3 questions with Phil Lowe
About a month ago, I spent the afternoon at Phil Lowe’s school and shop, taking photos for an upcoming Fine Woodworking article. That gave me a chance to ask him three offbeat questions (and one follow-up question). Here they are, along with his answers.
A note for readers: If you wonder whether Phil is just being a jerk, or perhaps is having a bit of fun, take a look at the second photo above, the one of the guy on the ladder. If you still wonder after looking at that, relax.
A second note for readers: I feel really bad for Phil. He doesn’t deserve the personal attacks. He has been teaching woodworking for several decades and making furniture for longer than that. He has given way more to the craft than most of us can ever hope to. He is one of the best furniture makers in the country. And he incorporates hand tools into his work all the time. He is a tremendously humble, kind, and generous guy. This happens to be his opinion about a single plane (and there’s a bit of good natured ribbing involved). If you disagree, that’s fine, but don’t attack Phil personally. Instead explain why a block plane has a place in the furniture maker’s shop. Healthy level-headed debate is something that benefits us all.
Q: I’ve heard stories about you refering to block planes as a carpenter’s (and not a furniture maker’s) tool. Really? Why are they carpenter’s tools?
A: The block plane is designed to be held in one hand, allowing a carpenter to make trim cuts while hanging from a ladder or while perched on top of staging. The work is usually braced against the side of the building, a ladder, or some part of the staging while being held by one hand. That leaves just one hand to hold the block plane. Cabinetmakers or furniture makers work at a bench with a vise, which holds the work. So, they have two hands to hold a plane.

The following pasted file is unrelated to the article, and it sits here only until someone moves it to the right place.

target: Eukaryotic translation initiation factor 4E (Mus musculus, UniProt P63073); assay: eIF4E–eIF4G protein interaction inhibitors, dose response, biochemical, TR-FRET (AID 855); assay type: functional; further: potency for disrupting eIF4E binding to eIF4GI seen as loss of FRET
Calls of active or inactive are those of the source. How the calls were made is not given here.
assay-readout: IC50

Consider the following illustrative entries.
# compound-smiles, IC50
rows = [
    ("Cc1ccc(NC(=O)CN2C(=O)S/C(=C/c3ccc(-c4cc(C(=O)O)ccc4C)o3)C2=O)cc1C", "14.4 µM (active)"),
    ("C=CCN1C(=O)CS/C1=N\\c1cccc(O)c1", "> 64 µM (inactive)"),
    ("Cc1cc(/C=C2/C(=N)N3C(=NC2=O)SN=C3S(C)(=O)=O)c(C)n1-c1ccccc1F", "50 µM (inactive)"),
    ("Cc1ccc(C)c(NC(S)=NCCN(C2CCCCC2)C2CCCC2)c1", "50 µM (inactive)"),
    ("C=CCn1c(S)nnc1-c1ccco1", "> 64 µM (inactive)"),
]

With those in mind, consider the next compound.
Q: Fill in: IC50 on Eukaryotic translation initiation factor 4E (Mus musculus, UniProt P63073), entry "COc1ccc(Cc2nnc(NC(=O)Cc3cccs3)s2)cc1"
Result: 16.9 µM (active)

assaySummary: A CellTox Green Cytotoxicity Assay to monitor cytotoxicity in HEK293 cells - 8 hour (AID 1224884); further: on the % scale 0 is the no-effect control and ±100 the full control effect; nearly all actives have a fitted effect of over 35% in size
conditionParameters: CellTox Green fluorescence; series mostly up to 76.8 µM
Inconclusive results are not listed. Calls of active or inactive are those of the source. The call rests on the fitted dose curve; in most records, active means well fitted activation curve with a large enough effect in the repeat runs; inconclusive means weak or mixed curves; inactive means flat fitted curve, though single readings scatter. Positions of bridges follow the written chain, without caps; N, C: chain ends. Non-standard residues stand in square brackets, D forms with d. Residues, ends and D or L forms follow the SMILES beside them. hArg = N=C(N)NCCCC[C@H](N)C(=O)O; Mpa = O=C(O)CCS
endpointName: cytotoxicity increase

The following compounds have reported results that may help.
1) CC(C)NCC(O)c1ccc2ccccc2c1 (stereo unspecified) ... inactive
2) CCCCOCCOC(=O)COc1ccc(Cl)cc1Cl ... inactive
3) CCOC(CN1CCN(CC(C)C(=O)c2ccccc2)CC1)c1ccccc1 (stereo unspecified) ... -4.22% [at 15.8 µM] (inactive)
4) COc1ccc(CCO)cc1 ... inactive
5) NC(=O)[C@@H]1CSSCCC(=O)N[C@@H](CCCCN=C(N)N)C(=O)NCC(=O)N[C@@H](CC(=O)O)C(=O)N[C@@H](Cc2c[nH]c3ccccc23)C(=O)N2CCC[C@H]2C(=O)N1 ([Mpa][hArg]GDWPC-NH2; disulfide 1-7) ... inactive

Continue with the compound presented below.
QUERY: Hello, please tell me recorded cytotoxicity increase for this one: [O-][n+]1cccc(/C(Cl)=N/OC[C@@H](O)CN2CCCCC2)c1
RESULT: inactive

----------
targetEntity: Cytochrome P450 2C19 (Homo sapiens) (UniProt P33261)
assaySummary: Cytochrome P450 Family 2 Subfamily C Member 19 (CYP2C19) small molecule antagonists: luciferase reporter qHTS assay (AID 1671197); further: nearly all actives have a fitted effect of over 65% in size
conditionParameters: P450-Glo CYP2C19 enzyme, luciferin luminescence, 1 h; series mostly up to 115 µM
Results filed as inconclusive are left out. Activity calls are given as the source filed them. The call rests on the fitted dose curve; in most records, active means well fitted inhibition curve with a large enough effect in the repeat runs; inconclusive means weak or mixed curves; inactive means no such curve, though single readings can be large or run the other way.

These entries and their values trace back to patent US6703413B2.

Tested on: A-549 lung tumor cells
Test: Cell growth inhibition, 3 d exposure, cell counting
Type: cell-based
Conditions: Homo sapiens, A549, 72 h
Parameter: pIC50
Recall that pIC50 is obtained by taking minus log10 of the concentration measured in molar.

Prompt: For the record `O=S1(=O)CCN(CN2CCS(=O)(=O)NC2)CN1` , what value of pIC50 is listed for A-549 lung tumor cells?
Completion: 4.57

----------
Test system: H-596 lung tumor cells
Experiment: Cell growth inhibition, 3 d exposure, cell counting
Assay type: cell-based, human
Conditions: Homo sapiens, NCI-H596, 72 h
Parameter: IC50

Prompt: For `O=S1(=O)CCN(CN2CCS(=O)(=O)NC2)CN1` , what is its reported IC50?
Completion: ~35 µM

Q: You seem to always have a pencil behind your ear. Does it come out on the weekends?
A: I do generally have a pencil behind my ear. It serves a couple of purposes: One, of course, is to convey information. And I use it instead of my finger to clear away offcuts at the table saw, the bandsaw, etc. (using the eraser to grip the offcut and move it out of the way). Occasionally the pencil does come out of my ear on weekends, but a lot of times I am working around the house doing repairs (replacing windows and the like), so it does spend most of its life in that position.
Q:What do you do when you’re not woodworking?
A: My wife and I are do-it-yourselfers so we spend a lot of time taking care of repairs around the house and yard. We also enjoy visiting with family and friends. But when spring rolls around I spend some time preparing my sailboat for the water. During the summer I try to get out on the water as much as I can, and one night a week participate in sailboat racing in the bay.
Q: Is your sailboat wooden?
No. I gave up the wooden ones early on, figuring out that I like sailing them more than working on them.
Ladder not included. Phil sent me this photo, explaining that this "is the only way a student can use a block plane while building furniture at The Furniture Institute of MA." (Phil owns and is the head teacher at the Institute.) Oddly, none of the block planes I've ever bought came with a ladder. Looks like I need to get one.